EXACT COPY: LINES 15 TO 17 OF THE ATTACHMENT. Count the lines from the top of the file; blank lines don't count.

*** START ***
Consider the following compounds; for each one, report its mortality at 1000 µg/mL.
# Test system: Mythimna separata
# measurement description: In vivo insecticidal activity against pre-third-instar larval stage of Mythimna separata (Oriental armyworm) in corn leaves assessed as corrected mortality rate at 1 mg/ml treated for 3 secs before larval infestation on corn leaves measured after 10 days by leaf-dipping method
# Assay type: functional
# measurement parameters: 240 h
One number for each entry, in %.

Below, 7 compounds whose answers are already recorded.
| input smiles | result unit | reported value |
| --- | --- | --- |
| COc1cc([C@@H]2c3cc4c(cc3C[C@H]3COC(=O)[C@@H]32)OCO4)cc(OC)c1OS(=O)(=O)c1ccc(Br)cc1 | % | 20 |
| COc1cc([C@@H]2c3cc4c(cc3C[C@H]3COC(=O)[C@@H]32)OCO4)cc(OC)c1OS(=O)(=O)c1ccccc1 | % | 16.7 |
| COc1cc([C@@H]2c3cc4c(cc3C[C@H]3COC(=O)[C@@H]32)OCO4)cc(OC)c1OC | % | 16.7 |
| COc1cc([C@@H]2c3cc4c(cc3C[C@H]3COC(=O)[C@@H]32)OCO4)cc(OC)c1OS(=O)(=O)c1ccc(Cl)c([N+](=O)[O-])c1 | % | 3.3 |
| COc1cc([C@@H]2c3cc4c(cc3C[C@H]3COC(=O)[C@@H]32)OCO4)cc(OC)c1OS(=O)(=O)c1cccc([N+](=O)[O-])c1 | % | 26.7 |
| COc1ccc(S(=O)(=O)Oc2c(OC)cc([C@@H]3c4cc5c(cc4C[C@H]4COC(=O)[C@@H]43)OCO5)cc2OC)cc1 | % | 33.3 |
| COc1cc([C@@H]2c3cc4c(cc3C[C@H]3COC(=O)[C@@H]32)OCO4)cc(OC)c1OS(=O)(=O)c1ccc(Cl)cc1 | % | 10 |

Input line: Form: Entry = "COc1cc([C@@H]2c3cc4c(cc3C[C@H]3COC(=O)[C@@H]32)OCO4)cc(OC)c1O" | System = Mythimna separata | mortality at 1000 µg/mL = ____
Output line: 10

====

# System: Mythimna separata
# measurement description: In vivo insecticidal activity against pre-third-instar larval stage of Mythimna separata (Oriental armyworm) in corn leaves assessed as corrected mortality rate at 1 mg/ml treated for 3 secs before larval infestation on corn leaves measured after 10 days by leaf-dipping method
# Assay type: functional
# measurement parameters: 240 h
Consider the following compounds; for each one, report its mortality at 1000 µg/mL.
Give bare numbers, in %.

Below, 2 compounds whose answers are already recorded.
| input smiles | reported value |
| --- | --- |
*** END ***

| COc1ccc(S(=O)(=O)Oc2c(OC)cc([C@@H]3c4cc5c(cc4C[C@H]4COC(=O)[C@@H]43)OCO5)cc2OC)cc1 | % | 33.3 |
| COc1cc([C@@H]2c3cc4c(cc3C[C@H]3COC(=O)[C@@H]32)OCO4)cc(OC)c1OS(=O)(=O)c1ccc(Cl)cc1 | % | 10 |

Input line: Form: Entry = "COc1cc([C@@H]2c3cc4c(cc3C[C@H]3COC(=O)[C@@H]32)OCO4)cc(OC)c1O" | System = Mythimna separata | mortality at 1000 µg/mL = ____